Teaching children to divide words into syllables or chunks is an important part of the Orton-Gillingham approach. The Orton-Gillingham approach teaches all six syllable types explicitly to children as they are learning to read. On today’s post I am going to share the six different syllable types and give you some information on teaching syllable division.
Count the Syllables
One activity that helps a child pull apart the syllables in a word is to count them. This can be done by clapping each syllable. You can start by counting (actually clapping) the number of syllables in your child’s own name. Ja-son (clap, clap). Jon-a-than. (clap, clap, clap). You can also clap out the days of the week Tues-day, the months of the year, Sep-tem-ber and fun words like cu-cum-ber or Cin-der-el-la.
For those kids who are having difficulties understanding syllables, try using “chin dropping.” This technique will help a child really “feel” the syllables. Place your hand under your chin, palm down. Now, say a multisyllabic word aloud. Every time your chin drops, that is one syllable! Some other ideas for teaching syllable division include:
- Stamping feet
- Tapping the table
- Beating musical instruments
- Tap sticks together
The Six Syllables to Teach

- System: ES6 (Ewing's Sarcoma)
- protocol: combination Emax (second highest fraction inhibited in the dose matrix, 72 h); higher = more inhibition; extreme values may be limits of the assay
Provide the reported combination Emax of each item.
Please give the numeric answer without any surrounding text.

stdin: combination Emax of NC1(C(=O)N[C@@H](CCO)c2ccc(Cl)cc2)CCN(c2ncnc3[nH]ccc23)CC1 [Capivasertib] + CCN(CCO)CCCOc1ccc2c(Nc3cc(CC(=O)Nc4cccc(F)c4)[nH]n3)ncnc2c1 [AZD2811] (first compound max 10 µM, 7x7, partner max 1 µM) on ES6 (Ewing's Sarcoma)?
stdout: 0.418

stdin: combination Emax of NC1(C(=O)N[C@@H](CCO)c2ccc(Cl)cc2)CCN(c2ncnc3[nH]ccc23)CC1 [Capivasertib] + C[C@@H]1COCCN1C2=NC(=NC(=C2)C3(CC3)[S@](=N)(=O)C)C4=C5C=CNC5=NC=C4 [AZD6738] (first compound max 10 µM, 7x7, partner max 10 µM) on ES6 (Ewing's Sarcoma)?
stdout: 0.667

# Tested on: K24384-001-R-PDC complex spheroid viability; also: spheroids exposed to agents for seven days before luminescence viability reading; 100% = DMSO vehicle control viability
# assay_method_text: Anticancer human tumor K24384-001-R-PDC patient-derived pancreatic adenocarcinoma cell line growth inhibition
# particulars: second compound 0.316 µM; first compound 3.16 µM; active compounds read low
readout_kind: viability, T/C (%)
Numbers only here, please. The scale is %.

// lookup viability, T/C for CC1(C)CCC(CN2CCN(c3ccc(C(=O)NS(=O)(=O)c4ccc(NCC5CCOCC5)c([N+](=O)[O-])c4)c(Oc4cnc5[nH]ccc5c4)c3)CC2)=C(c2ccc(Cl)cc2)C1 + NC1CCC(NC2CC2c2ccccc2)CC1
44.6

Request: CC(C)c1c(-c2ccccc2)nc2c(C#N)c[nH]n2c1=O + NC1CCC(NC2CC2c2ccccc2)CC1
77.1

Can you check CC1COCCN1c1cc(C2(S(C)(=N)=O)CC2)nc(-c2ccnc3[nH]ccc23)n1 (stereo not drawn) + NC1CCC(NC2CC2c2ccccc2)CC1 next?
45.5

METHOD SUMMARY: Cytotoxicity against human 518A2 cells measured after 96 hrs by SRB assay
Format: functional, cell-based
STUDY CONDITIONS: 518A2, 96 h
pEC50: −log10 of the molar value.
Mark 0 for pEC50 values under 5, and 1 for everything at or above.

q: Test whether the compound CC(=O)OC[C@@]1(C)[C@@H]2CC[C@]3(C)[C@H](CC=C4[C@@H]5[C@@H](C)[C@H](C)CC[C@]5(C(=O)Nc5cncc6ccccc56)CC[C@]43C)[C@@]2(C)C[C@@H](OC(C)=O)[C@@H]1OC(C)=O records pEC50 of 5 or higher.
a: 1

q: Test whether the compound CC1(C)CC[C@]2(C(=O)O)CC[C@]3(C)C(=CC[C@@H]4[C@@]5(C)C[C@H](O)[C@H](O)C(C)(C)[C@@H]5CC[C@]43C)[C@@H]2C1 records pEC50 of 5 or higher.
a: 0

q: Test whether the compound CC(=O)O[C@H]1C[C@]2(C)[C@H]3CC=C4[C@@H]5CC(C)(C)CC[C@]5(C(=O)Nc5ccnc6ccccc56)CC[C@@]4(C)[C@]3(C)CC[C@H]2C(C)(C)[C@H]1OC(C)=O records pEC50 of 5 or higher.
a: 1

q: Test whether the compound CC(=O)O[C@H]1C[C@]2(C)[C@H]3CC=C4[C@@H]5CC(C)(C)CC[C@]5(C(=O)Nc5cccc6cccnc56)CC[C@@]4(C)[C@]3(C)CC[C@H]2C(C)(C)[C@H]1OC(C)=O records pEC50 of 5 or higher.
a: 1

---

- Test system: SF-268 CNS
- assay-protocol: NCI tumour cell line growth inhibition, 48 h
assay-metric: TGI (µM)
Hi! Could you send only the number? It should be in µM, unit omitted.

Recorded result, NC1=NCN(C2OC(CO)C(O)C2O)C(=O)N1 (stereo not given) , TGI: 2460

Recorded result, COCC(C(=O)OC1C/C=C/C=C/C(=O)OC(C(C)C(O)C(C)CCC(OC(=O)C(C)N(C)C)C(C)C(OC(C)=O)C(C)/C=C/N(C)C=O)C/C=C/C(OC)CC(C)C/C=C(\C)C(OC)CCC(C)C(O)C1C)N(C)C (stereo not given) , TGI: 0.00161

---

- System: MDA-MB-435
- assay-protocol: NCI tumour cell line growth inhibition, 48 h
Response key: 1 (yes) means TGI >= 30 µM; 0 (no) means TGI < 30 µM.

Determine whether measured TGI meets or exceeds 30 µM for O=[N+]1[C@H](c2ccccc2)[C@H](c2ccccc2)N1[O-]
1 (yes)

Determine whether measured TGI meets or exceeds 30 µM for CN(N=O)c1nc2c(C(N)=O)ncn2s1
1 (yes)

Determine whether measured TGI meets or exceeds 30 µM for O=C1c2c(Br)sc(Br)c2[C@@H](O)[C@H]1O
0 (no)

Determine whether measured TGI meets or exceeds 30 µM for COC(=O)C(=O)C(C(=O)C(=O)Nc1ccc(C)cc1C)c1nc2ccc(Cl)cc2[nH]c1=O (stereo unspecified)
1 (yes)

These syllables end in a consonant. The vowel has a short vowel sound, like in the word fan. Some examples of closed first syllables are: ad-mit, un-fit, thun-der, cab-in, hab-it, lap-top.
These syllables end in a vowel. The vowel has a long sound, like in the word so. Some examples of open first syllables are: a-pron, ra-dar, ba-con, u-nit, tu-lip, pi-lot, lo-cate.
These syllables are found at the end of a word. The final e is silent and makes the vowel in that syllable long, like in the word shake. Some examples of vowel-consonant-e syllables are: con-fuse, camp-fire, cup-cake, es-cape, ex-plode, flag-pole, cos-tume.
Vowel Team Syllable
These syllables have two vowels next to each other that make one sound together like in the word boot. Some examples of vowel team syllables are: eight-y, dis-count, teach-ing, tug-boat, dug-out, dis-count.
Consonant plus -le Syllable
These syllables end in -le, like in the word puddle. Some examples of consonant plus -le syllables are: cud-dle, pur-ple, crac-kle, frec-kle, snif-fle.
These syllables contain a vowel followed by an r. The r will change the way the vowel is pronounced, like in the word car. Some example of r-controlled syllables are: hor-net, bom-bard, far-mer, tar-nish, mor-sel, bor-der.
A good literacy program should include teaching syllable division in spelling and reading and help build strong phonological awareness. If you are looking for an Orton-Gillingham program that teaches students all 6 syllable rules and teaching syllable division and is extremely easy to teach, is HEAVILY scripted out and requires no training, check out the PRIDE Reading Program.
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